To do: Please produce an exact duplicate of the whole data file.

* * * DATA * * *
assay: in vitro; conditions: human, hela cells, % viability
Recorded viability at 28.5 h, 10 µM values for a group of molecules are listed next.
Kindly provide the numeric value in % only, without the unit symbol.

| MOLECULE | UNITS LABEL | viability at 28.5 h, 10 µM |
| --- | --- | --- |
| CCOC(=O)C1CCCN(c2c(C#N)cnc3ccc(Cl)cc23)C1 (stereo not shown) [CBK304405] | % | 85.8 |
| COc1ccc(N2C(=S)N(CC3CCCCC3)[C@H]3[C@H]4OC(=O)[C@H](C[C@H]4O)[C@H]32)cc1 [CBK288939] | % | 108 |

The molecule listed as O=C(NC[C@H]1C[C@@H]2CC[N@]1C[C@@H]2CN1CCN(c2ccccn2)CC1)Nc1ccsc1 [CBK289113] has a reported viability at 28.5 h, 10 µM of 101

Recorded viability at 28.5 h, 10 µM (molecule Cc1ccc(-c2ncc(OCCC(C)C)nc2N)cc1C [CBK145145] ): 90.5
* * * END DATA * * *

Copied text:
assay: in vitro; conditions: human, hela cells, % viability
Recorded viability at 28.5 h, 10 µM values for a group of molecules are listed next.
Kindly provide the numeric value in % only, without the unit symbol.

| MOLECULE | UNITS LABEL | viability at 28.5 h, 10 µM |
| --- | --- | --- |
| CCOC(=O)C1CCCN(c2c(C#N)cnc3ccc(Cl)cc23)C1 (stereo not shown) [CBK304405] | % | 85.8 |
| COc1ccc(N2C(=S)N(CC3CCCCC3)[C@H]3[C@H]4OC(=O)[C@H](C[C@H]4O)[C@H]32)cc1 [CBK288939] | % | 108 |

The molecule listed as O=C(NC[C@H]1C[C@@H]2CC[N@]1C[C@@H]2CN1CCN(c2ccccn2)CC1)Nc1ccsc1 [CBK289113] has a reported viability at 28.5 h, 10 µM of 101

Recorded viability at 28.5 h, 10 µM (molecule Cc1ccc(-c2ncc(OCCC(C)C)nc2N)cc1C [CBK145145] ): 90.5